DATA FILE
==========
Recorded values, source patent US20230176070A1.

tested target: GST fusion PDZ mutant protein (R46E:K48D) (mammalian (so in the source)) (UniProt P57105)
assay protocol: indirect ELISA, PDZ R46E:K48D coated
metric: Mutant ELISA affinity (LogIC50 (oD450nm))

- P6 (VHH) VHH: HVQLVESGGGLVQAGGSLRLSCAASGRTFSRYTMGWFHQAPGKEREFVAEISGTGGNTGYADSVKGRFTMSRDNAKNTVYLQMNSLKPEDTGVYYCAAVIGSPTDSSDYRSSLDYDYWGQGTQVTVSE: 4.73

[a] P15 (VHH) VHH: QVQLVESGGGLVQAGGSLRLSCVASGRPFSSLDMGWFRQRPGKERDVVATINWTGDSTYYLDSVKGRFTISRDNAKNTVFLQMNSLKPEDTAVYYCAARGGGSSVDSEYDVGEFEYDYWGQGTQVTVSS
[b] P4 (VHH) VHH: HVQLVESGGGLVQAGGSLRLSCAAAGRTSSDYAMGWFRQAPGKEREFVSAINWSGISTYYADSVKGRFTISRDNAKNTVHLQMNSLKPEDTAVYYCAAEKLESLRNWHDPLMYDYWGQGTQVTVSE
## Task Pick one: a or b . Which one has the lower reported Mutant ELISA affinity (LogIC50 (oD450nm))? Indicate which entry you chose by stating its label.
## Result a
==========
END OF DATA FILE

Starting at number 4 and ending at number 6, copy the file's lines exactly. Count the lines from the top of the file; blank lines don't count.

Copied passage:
metric: Mutant ELISA affinity (LogIC50 (oD450nm))

- P6 (VHH) VHH: HVQLVESGGGLVQAGGSLRLSCAASGRTFSRYTMGWFHQAPGKEREFVAEISGTGGNTGYADSVKGRFTMSRDNAKNTVYLQMNSLKPEDTGVYYCAAVIGSPTDSSDYRSSLDYDYWGQGTQVTVSE: 4.73

[a] P15 (VHH) VHH: QVQLVESGGGLVQAGGSLRLSCVASGRPFSSLDMGWFRQRPGKERDVVATINWTGDSTYYLDSVKGRFTISRDNAKNTVFLQMNSLKPEDTAVYYCAARGGGSSVDSEYDVGEFEYDYWGQGTQVTVSS